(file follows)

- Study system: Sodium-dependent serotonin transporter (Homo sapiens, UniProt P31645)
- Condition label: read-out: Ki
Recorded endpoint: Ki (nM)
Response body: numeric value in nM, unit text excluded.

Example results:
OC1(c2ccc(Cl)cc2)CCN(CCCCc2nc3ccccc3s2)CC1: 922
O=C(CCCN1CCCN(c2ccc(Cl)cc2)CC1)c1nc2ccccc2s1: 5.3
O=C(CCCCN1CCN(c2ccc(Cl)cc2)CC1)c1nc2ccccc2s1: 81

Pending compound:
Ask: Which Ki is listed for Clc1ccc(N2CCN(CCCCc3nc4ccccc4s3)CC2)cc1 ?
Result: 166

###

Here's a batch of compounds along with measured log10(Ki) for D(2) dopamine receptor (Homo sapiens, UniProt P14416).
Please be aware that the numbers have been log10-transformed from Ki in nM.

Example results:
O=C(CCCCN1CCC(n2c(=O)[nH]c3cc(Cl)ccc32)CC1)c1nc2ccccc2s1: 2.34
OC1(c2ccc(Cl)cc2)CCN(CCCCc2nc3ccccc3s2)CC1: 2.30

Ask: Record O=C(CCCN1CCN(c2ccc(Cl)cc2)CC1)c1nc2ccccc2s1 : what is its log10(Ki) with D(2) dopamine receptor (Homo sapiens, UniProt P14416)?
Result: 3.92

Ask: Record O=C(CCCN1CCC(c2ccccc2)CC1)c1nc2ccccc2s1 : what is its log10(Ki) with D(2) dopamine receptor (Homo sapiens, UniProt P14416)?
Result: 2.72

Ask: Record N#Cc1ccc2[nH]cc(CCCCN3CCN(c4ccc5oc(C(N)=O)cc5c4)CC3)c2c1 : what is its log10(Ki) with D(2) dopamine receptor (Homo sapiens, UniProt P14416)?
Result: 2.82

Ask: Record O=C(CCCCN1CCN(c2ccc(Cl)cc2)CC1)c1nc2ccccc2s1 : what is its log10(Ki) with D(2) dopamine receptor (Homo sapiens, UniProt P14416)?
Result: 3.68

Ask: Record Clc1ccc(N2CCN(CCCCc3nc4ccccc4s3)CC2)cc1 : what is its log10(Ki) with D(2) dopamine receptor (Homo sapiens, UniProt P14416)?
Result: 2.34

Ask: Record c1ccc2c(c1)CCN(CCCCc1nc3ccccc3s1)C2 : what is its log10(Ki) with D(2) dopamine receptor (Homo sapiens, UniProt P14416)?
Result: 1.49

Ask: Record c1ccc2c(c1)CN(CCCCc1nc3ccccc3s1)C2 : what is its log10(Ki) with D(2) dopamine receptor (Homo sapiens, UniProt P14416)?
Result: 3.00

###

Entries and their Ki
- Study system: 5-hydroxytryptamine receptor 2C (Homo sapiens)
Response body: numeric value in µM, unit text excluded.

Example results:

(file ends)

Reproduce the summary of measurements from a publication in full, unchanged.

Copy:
- Study system: Sodium-dependent serotonin transporter (Homo sapiens, UniProt P31645)
- Condition label: read-out: Ki
Recorded endpoint: Ki (nM)
Response body: numeric value in nM, unit text excluded.

Example results:
OC1(c2ccc(Cl)cc2)CCN(CCCCc2nc3ccccc3s2)CC1: 922
O=C(CCCN1CCCN(c2ccc(Cl)cc2)CC1)c1nc2ccccc2s1: 5.3
O=C(CCCCN1CCN(c2ccc(Cl)cc2)CC1)c1nc2ccccc2s1: 81

Pending compound:
Ask: Which Ki is listed for Clc1ccc(N2CCN(CCCCc3nc4ccccc4s3)CC2)cc1 ?
Result: 166

###

Here's a batch of compounds along with measured log10(Ki) for D(2) dopamine receptor (Homo sapiens, UniProt P14416).
Please be aware that the numbers have been log10-transformed from Ki in nM.

Example results:
O=C(CCCCN1CCC(n2c(=O)[nH]c3cc(Cl)ccc32)CC1)c1nc2ccccc2s1: 2.34
OC1(c2ccc(Cl)cc2)CCN(CCCCc2nc3ccccc3s2)CC1: 2.30

Ask: Record O=C(CCCN1CCN(c2ccc(Cl)cc2)CC1)c1nc2ccccc2s1 : what is its log10(Ki) with D(2) dopamine receptor (Homo sapiens, UniProt P14416)?
Result: 3.92

Ask: Record O=C(CCCN1CCC(c2ccccc2)CC1)c1nc2ccccc2s1 : what is its log10(Ki) with D(2) dopamine receptor (Homo sapiens, UniProt P14416)?
Result: 2.72

Ask: Record N#Cc1ccc2[nH]cc(CCCCN3CCN(c4ccc5oc(C(N)=O)cc5c4)CC3)c2c1 : what is its log10(Ki) with D(2) dopamine receptor (Homo sapiens, UniProt P14416)?
Result: 2.82

Ask: Record O=C(CCCCN1CCN(c2ccc(Cl)cc2)CC1)c1nc2ccccc2s1 : what is its log10(Ki) with D(2) dopamine receptor (Homo sapiens, UniProt P14416)?
Result: 3.68

Ask: Record Clc1ccc(N2CCN(CCCCc3nc4ccccc4s3)CC2)cc1 : what is its log10(Ki) with D(2) dopamine receptor (Homo sapiens, UniProt P14416)?
Result: 2.34

Ask: Record c1ccc2c(c1)CCN(CCCCc1nc3ccccc3s1)C2 : what is its log10(Ki) with D(2) dopamine receptor (Homo sapiens, UniProt P14416)?
Result: 1.49

Ask: Record c1ccc2c(c1)CN(CCCCc1nc3ccccc3s1)C2 : what is its log10(Ki) with D(2) dopamine receptor (Homo sapiens, UniProt P14416)?
Result: 3.00

###

Entries and their Ki
- Study system: 5-hydroxytryptamine receptor 2C (Homo sapiens)
Response body: numeric value in µM, unit text excluded.

Example results: